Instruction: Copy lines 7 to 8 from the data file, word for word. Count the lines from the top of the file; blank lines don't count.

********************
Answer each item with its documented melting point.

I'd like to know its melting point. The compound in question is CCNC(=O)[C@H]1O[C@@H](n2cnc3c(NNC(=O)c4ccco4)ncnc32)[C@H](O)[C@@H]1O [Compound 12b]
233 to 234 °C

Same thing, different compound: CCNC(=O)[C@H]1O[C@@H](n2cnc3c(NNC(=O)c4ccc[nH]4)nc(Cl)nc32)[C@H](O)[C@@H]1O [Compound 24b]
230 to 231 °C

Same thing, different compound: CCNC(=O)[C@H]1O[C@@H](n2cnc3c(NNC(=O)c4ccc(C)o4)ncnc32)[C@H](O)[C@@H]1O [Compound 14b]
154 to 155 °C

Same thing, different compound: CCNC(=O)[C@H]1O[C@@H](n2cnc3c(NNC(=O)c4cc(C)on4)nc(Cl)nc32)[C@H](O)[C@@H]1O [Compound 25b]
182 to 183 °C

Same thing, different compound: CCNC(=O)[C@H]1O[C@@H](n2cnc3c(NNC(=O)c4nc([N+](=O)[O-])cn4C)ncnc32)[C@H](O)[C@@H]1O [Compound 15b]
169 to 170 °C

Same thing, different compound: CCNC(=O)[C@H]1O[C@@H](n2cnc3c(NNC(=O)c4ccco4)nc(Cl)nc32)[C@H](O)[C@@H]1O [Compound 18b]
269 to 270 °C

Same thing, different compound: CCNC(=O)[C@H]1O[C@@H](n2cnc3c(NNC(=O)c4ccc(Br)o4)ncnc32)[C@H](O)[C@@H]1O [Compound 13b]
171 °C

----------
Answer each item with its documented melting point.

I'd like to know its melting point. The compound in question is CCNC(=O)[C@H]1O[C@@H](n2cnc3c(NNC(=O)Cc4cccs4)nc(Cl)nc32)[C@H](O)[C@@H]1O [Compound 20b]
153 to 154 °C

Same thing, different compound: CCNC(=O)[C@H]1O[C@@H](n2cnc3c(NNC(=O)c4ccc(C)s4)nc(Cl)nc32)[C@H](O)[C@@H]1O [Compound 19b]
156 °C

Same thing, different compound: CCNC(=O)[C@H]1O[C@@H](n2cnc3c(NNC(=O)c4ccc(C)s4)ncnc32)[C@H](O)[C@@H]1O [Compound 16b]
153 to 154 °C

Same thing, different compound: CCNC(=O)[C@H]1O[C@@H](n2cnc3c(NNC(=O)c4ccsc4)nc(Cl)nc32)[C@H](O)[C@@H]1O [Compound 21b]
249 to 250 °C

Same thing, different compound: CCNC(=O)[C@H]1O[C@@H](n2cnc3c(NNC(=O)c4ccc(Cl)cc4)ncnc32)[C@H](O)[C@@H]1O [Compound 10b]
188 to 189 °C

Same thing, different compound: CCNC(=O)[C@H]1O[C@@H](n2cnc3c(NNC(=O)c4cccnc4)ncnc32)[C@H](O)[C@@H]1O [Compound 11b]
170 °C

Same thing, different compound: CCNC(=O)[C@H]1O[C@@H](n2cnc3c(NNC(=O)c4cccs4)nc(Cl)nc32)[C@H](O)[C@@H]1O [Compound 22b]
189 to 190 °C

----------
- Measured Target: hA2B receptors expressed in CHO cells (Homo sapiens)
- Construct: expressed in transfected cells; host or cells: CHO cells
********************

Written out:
154 to 155 °C

Same thing, different compound: CCNC(=O)[C@H]1O[C@@H](n2cnc3c(NNC(=O)c4cc(C)on4)nc(Cl)nc32)[C@H](O)[C@@H]1O [Compound 25b]